Vehicles are normally controlled by driver commands that are applied to the vehicle through the use of the steering wheel, as well as through the brake and accelerator pedals. Vehicles consistently respond to these driver commands during normal driving conditions; however, under harsher conditions such as slippery roads or during severe maneuvers, vehicles may not adequately respond to these driver commands. In such situations, controlling the vehicle becomes a difficult task for the driver, and may even result in the driver completely losing control of the vehicle. In other words, during harsh driving conditions, vehicle dynamics is mostly nonlinear, and control of the vehicle through driver input is not easy. In such situations, the vehicle should be stabilized and controlled through methods other than traditional driver inputs.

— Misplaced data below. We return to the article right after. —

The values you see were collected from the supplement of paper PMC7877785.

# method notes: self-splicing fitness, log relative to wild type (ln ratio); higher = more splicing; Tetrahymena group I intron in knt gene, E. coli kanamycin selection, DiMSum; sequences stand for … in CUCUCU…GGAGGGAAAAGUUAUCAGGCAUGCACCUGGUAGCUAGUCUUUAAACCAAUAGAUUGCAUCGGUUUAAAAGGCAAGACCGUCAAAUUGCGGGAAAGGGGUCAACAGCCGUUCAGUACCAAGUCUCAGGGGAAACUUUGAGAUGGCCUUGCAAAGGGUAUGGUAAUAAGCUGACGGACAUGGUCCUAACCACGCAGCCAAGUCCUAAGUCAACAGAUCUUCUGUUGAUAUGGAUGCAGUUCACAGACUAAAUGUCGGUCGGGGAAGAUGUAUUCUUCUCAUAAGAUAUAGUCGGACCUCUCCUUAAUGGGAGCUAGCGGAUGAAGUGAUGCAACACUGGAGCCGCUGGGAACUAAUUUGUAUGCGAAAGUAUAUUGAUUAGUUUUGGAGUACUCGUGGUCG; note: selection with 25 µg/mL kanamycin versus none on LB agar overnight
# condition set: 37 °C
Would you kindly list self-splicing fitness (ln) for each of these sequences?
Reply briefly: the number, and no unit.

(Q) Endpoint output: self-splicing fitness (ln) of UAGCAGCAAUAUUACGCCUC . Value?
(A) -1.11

An active control system can be used to control vehicle dynamic behavior during harsh driving conditions. Technically, such systems are categorized as vehicle dynamic control (VDC) systems. The early attempts to develop VDC systems date back to early 1980s. Since then, both auto-makers and academics have conducted extensive research in this field, resulting in the implementation of commercial systems such as the anti-lock braking system (ABS), the traction control system (TCS), and the electronic stability program (ESP) in mass-produced cars.
In parallel with the idea of developing ...